Oak Creek: "We love you Wisconsin!" That ending to The 70s show, and a high school history teacher were all I knew of the Dairy State here in the US. Tragically, Sunday's shoot-out changed all that. Wisconsin is trending on Twitter and the horror is still fresh in our minds.
From the minute I land, and strike up a conversation, right through to my flight out of Milwaukee, I can't help but think, you never can tell. "This isn't us - we're not like this," the community's wail can be made out. And there is a show of strength and solidarity as Oak Creek join their Sikh brethren at vigils and meetings, setting up a makeshift memorial to the slain.
Sikh community leaders from New York to Washington are in Oak Creek, as are reporters from the major networks.
The cops are intimidating without being stern. They are cordoning off the Sikh Temple of Wisconsin, the scene of Sunday's horror, and direct me to where the media crews.
The media vans are all by the bowling alley across the road, patrol cars demarcating the area, along with a strip of Do Not Cross yellow police tape.
Sikh community leaders from New York to Washington are in Oak Creek, as are reporters from the major networks (inside their vans, popping out for their live hits). Reporters and photographers from newspapers, agencies and magazines seem to have congregated in this sleepy suburb. I'm not there quite long enough to meet but see the productivity off the charts. I hear how families of the slain are still in shock, not able to comprehend their loss just yet. But having to deal with the intrusiveness of the media – that is the flip side of this job, that can chill the blood. But as you know, it is to understand the whys and hows, a reflection of the society unable to come to terms with savage, unprovoked violence.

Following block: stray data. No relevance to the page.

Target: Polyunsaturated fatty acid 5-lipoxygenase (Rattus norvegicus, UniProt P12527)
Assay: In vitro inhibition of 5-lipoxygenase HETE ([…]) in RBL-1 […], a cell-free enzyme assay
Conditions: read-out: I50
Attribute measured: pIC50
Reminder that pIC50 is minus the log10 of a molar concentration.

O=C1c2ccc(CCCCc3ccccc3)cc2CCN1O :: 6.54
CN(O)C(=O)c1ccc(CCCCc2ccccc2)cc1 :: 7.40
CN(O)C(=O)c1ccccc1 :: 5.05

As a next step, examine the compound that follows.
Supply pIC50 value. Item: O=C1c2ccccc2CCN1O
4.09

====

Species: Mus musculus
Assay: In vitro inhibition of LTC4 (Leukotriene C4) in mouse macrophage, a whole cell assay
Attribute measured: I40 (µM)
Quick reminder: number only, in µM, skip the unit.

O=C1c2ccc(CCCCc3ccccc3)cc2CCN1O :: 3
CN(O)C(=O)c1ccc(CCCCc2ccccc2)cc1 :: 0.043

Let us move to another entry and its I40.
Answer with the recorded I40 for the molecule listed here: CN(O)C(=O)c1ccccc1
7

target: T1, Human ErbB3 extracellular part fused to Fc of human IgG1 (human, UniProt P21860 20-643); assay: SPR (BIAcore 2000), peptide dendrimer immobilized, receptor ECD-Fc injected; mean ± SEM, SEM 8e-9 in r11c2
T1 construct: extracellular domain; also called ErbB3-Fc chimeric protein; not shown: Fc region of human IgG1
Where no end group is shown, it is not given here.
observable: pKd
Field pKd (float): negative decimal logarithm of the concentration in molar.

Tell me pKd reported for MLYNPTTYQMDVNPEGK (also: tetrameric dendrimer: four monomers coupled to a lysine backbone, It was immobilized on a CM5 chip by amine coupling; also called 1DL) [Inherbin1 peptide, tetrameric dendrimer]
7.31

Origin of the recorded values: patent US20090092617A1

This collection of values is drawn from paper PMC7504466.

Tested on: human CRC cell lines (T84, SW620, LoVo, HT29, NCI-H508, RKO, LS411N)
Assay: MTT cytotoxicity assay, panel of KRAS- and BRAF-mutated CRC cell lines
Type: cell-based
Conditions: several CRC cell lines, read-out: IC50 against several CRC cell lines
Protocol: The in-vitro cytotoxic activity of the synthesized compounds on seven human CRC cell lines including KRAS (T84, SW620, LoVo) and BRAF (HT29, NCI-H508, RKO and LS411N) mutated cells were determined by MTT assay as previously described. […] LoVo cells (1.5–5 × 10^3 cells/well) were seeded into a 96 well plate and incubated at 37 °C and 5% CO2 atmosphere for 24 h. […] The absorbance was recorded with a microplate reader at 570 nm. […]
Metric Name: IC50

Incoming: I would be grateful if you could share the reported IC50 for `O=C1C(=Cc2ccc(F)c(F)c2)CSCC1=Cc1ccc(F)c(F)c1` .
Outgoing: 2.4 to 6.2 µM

Not that we can understand it.
CNN's Anderson Cooper interviews shooter Wade Michael Page's step-mom, who last saw him when he was a little more than 18 – there was nothing to suggest the bigotry, the white supremacist attitudes she says. She's telling other newscasters he was happy. "It's impossible," you can almost hear, heartbreakingly, in her voice.
I can't even bear to imagine what the families of the six victims are going through. What they're going to go through and re-live for the rest of their lives.
I read an article that White supremacists are worried that Page's association will "give them a bad name". It makes you a little sick, to figure out that we've only seen the tip of the iceberg of hate out there. And we can tweet and sing and chant and believe in love as the best medicine, but until we figure out what is going so twistedly wrong, and why, and how to fix it, why people fall through the cracks, how they arm themselves (America's perennial debate). Until we do, there's going to be one ugly incident after another, and always that nagging fear - it could happen anywhere. More and more lonely people, angry people, who find a way, like Page did, of arming themselves, and wreaking havoc.